Friday Favorite: {At the Bottom of the Sea}

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It’s another “Minnesota’s closed” day due to the wonderful new batch of snow dumped on us last night. Because I can’t share one of my new favorite activities with my ECSE classroom this morning, I’m going to share it with you! Enjoy your day inside, and hopefully this intervention will inspire you to daydream of warmer oceans 🙂

This activity is adapted from the song “At the Bottom of the Sea” by Ralph’s World. Here is a link for the song. You will need a large blue scarf (the texture is a great sensory item) and several beanie ocean animals. I use a jellyfish (open to interpretation as an octopus as well), crab, colorful fish etc. and put them in a small cloth bag to “hide”.

Begin by moving the scarf up and down with large, slow movements and sing…

At the bottom of the sea

Where the mermaids murmur

You’ll find me

At the bottom of the sea

At the bottom of the sea

Where the crabs walk backwards

You’ll find me

At the bottom of the sea

Choose a child to ask, “Who’s at the bottom of the sea”? Depending on the group, you can give them hints to guess the animal, or just pull each one out and have them identify it. Have the child throw the animal into the sea, aka the scarf.

Using small, fast, up and down movements sing….

And we’re gonna swim, swima, swim, swim, swima, swim, swim, swim

At the bottom of the sea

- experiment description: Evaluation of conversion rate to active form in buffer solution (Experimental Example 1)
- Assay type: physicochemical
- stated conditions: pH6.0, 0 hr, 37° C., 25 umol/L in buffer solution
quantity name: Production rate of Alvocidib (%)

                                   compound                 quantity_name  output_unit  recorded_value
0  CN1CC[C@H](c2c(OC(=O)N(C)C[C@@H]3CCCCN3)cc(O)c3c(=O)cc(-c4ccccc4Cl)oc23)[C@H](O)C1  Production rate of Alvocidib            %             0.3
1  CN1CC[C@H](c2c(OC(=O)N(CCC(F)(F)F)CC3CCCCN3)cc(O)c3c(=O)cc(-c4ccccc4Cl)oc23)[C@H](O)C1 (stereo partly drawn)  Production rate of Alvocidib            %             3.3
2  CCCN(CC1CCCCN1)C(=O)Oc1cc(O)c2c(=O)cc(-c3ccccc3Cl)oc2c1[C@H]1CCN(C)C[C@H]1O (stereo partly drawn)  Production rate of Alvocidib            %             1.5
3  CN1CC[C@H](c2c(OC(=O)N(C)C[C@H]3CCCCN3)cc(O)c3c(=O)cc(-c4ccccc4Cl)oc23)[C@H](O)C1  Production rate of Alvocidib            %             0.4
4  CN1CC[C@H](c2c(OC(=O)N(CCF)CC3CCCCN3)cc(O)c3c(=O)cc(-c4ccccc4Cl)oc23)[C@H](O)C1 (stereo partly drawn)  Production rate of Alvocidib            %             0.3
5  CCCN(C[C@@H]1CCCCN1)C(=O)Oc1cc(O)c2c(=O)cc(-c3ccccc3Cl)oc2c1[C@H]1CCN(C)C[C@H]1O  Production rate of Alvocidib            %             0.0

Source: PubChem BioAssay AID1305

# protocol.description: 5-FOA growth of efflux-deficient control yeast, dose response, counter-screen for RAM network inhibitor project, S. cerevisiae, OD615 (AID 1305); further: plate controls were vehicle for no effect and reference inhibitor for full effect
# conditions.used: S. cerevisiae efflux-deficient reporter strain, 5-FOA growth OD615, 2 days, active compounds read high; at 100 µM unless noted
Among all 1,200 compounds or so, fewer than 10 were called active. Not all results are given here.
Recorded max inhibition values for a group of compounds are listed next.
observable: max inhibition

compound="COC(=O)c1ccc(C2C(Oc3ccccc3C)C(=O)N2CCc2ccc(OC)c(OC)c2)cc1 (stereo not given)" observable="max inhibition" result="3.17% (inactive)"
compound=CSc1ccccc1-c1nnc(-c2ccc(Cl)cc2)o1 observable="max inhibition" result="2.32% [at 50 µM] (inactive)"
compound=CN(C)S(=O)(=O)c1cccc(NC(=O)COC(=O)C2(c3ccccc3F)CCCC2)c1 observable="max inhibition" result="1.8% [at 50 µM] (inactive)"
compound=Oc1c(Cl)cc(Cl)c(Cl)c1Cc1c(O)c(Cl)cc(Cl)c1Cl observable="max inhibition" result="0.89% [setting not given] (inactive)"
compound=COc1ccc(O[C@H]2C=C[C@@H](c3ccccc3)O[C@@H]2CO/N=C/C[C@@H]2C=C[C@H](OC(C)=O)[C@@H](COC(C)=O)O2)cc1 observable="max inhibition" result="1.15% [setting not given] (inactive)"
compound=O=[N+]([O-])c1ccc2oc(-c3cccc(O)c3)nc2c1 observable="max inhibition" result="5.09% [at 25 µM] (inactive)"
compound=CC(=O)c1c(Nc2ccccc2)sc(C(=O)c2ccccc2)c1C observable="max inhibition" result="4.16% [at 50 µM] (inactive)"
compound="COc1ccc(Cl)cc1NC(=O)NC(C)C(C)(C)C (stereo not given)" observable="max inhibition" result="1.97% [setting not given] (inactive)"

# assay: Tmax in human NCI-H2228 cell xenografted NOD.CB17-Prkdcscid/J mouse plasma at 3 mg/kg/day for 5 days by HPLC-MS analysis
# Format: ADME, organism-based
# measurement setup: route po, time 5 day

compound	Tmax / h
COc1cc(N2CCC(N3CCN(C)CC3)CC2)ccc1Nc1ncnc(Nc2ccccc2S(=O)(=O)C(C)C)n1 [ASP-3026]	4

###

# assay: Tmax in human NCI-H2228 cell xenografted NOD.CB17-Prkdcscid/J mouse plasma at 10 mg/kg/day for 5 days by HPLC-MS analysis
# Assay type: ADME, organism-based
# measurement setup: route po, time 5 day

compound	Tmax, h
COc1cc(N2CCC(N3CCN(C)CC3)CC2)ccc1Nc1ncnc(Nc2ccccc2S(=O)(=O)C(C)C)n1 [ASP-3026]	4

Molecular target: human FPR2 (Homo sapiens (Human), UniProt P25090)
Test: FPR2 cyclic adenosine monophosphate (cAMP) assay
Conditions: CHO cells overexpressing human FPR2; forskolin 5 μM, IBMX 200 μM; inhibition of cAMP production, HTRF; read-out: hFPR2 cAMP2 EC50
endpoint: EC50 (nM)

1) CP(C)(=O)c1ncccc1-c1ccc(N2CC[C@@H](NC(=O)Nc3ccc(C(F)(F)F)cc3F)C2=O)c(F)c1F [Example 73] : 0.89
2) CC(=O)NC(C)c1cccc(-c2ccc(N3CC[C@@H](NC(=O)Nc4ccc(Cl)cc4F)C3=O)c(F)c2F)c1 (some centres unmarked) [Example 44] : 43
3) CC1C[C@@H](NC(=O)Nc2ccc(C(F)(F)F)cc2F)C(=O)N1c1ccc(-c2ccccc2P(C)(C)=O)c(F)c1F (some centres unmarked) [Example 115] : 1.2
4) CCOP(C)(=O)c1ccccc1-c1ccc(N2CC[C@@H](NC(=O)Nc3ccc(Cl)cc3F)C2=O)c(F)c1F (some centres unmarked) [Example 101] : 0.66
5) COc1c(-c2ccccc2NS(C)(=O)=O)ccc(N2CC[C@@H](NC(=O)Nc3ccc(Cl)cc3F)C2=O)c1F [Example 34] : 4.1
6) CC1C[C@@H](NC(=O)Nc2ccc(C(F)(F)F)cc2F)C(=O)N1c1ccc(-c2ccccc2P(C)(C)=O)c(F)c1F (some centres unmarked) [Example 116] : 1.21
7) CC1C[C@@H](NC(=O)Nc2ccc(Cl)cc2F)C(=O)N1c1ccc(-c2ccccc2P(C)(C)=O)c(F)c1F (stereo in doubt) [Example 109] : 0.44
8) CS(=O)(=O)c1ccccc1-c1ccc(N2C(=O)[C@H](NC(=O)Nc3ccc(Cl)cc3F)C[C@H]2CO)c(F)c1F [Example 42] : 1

This is a great activity to address a variety of goals such as gross motor, animal identification, palmar grasping, and self-regulation. What animals can you find at the bottom of the sea?

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Friday Favorites: {Let’s Go Fishing!}

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Today’s Friday favorite is an activity that I adapted from my former (awesome) internship supervisor Julia Lundquist. Almost every child that I work with adores this game, and it addresses fine motor, gross motor, academic, social, and regulation skills!

For this game, you will need enough fish for everyone to have two, plus one extra. Here are the fish that I use. I laminated mine since they happen to also be a favorite chew toy! Depending on the goal area, you can either write a number on each fish, or color them each a different color. To “magnetize” them, attach a small paperclip over the mouth of the fish, or cut small strips of magnet (from craft stores) and paste them to the back. For the fishing pole, I used a refrigerator magnet and taped it to some yarn and attached it to a rhythm stick. You can also just tie a magnet to a string and use any kind of stick from the great outdoors.

After you lay out all of the fish in a pond, choose someone to fish first and hand them the pole. Begin tapping your knees and chanting:

“Let’s go fishing, fishing in the sea,

And what kind of fish with _____ (name of child holding the pole) catch for me?”

The person to the right of the fisherman will say “Please pick the ____ fish.” After catching the correct fish and giving it to the person asking, the turn is over and the pole is passed to the next child.

The academic skills addressed in this activity are color or number identification, but you can also adapt it using sight words, math problems, etc.

Happy Friday and happy fishing!

 

 

Music & Movement Monday: Prepositions